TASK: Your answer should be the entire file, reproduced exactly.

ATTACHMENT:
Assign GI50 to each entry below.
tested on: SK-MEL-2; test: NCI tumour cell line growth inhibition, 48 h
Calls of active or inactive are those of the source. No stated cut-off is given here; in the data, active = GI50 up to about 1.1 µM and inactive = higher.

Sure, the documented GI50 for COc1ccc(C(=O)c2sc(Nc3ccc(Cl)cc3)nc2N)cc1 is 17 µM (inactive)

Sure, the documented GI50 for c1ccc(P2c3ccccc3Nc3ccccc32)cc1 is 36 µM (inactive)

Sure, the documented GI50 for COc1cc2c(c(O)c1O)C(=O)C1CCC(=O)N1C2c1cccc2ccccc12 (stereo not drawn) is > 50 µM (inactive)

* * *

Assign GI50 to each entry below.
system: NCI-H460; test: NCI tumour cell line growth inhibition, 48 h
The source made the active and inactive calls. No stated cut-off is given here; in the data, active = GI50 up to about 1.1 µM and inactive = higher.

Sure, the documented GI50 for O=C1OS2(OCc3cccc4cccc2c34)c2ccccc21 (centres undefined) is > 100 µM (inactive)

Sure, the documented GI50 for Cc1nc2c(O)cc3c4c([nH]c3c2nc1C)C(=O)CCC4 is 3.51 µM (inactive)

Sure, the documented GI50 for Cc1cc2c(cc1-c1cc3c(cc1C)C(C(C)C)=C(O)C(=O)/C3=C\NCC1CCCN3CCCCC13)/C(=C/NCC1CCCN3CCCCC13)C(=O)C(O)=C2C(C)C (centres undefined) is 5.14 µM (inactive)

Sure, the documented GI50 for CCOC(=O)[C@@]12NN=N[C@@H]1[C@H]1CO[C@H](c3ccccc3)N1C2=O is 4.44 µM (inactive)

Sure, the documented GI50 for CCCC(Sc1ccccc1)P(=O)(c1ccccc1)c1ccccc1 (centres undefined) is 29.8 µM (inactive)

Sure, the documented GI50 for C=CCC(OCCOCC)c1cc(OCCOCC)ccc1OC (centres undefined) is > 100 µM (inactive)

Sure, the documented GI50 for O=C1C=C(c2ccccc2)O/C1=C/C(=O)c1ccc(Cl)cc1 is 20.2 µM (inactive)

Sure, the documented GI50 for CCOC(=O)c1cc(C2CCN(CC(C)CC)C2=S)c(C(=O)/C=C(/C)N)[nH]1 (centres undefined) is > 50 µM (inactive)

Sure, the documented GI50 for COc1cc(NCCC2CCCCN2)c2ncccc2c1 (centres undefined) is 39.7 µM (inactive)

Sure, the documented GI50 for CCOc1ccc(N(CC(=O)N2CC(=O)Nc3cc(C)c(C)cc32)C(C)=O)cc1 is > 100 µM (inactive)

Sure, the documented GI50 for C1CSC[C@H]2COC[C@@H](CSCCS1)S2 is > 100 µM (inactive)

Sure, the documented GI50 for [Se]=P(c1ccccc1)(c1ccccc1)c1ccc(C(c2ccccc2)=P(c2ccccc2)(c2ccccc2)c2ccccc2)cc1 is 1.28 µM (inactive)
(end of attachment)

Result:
Assign GI50 to each entry below.
tested on: SK-MEL-2; test: NCI tumour cell line growth inhibition, 48 h
Calls of active or inactive are those of the source. No stated cut-off is given here; in the data, active = GI50 up to about 1.1 µM and inactive = higher.

Sure, the documented GI50 for COc1ccc(C(=O)c2sc(Nc3ccc(Cl)cc3)nc2N)cc1 is 17 µM (inactive)

Sure, the documented GI50 for c1ccc(P2c3ccccc3Nc3ccccc32)cc1 is 36 µM (inactive)

Sure, the documented GI50 for COc1cc2c(c(O)c1O)C(=O)C1CCC(=O)N1C2c1cccc2ccccc12 (stereo not drawn) is > 50 µM (inactive)

* * *

Assign GI50 to each entry below.
system: NCI-H460; test: NCI tumour cell line growth inhibition, 48 h
The source made the active and inactive calls. No stated cut-off is given here; in the data, active = GI50 up to about 1.1 µM and inactive = higher.

Sure, the documented GI50 for O=C1OS2(OCc3cccc4cccc2c34)c2ccccc21 (centres undefined) is > 100 µM (inactive)

Sure, the documented GI50 for Cc1nc2c(O)cc3c4c([nH]c3c2nc1C)C(=O)CCC4 is 3.51 µM (inactive)

Sure, the documented GI50 for Cc1cc2c(cc1-c1cc3c(cc1C)C(C(C)C)=C(O)C(=O)/C3=C\NCC1CCCN3CCCCC13)/C(=C/NCC1CCCN3CCCCC13)C(=O)C(O)=C2C(C)C (centres undefined) is 5.14 µM (inactive)

Sure, the documented GI50 for CCOC(=O)[C@@]12NN=N[C@@H]1[C@H]1CO[C@H](c3ccccc3)N1C2=O is 4.44 µM (inactive)

Sure, the documented GI50 for CCCC(Sc1ccccc1)P(=O)(c1ccccc1)c1ccccc1 (centres undefined) is 29.8 µM (inactive)

Sure, the documented GI50 for C=CCC(OCCOCC)c1cc(OCCOCC)ccc1OC (centres undefined) is > 100 µM (inactive)

Sure, the documented GI50 for O=C1C=C(c2ccccc2)O/C1=C/C(=O)c1ccc(Cl)cc1 is 20.2 µM (inactive)

Sure, the documented GI50 for CCOC(=O)c1cc(C2CCN(CC(C)CC)C2=S)c(C(=O)/C=C(/C)N)[nH]1 (centres undefined) is > 50 µM (inactive)

Sure, the documented GI50 for COc1cc(NCCC2CCCCN2)c2ncccc2c1 (centres undefined) is 39.7 µM (inactive)

Sure, the documented GI50 for CCOc1ccc(N(CC(=O)N2CC(=O)Nc3cc(C)c(C)cc32)C(C)=O)cc1 is > 100 µM (inactive)

Sure, the documented GI50 for C1CSC[C@H]2COC[C@@H](CSCCS1)S2 is > 100 µM (inactive)

Sure, the documented GI50 for [Se]=P(c1ccccc1)(c1ccccc1)c1ccc(C(c2ccccc2)=P(c2ccccc2)(c2ccccc2)c2ccccc2)cc1 is 1.28 µM (inactive)